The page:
That is, moving away from how you are accustomed to approaching teaching and learning. And moving toward an environment where your curriculum is masterfully designed for interaction and success.

Imagine a course without lectures!
Or a course that is never cancelled!

Imagine a course with:

  • a syllabus that is complete before class begins and is NOT subject to change
  • a readable list of criteria and points awarded for successfully attaining each requirement in every assignment.
  • space for meaningful and specific content-focused interaction between students
  • space for one-on-one interaction with each student at the point of need

Warning: you have to answer some questions.
The good news is that teaching and learning is not fundamentally changing. It’s always been about leading students to a new level of knowledge. But today, through the process of developing online learning, instructors have no choice but to re-think every corner of the content and employ refreshing and engaging routes of delivery.

In our eLearning department, the first questions we ask a subject matter expert (SME) are:

“What is it that you want your students to come away with from the course?”

“Who will your students be at the conclusion of this course?”

“Ten years from now, what will your students say they gained from the course?”

In reality, those are difficult questions to answer. But the answer becomes the learning outcome. Once it is clearly articulated, every course decision must align with it. Here are some learning outcomes from some of our university’s online courses:

Doctrines of the Christian Faith:

Discover the relevance of Christian doctrine for personal life and the practice of ministry in church and society.

Human Biology for Social Work:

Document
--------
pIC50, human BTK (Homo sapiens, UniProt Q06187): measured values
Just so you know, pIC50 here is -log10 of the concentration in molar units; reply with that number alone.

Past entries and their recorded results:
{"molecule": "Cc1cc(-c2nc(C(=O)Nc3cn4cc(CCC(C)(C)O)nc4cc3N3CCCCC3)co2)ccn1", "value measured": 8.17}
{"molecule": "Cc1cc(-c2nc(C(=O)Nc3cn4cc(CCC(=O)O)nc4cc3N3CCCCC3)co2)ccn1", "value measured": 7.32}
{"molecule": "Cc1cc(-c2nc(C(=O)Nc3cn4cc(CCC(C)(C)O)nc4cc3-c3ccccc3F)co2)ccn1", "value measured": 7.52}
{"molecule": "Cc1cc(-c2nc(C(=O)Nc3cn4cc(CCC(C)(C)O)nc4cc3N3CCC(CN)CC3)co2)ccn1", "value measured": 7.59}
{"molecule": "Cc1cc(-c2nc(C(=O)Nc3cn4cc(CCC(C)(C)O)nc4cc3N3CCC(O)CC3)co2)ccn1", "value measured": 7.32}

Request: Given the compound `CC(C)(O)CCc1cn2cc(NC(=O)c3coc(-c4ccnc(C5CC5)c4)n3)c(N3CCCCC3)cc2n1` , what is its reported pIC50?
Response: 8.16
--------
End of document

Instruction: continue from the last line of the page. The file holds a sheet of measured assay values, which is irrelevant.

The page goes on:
Demonstrate the ability to guide my clients in making appropriate and informed decisions regarding their personal and family health issues.

China, India, and Japan:

Use evidence from selected readings on China, India, and Japan to defend the conclusion that individual human beings are both shaped by and shaping events that define their cultures.

Warning: it’s not about you.
Traditionally, the college professor is on stage for an hour dispensing knowledge. In the online and blended environment, the professor is on duty for the duration of the course – facilitating discussion, providing feedback, inserting relevant media to support the weekly topics, and interacting with students with questions and concerns. You will be busy, but it’s really not about you.

Student-centered is becoming a buzzword — but the eLearning world is convinced that it is the future. When you develop an online course, you must address who the student is, and make adjustments to get on his/her level. Teaching becomes a process of leading students from Point A to Point B. The journey that you take with your class will result in a milestone – a learning outcome that will be lasting for your students (and rewarding for you).

Warning: after this course development, the way you teach may improve.
Instructional designers often hear their SMEs say things like:

“It’s wonderful to see students participating in discussion that relates to what they were assigned to read and study. This course has so much value!”

“Can I use that video we developed in my face-to-face class as well?”

“Those rubrics worked so well, I think I’m going to provide grading rubrics for every assignment in my face-to-face classes from now on!”

So if you want to be a subject matter expert — we can’t wait to meet you!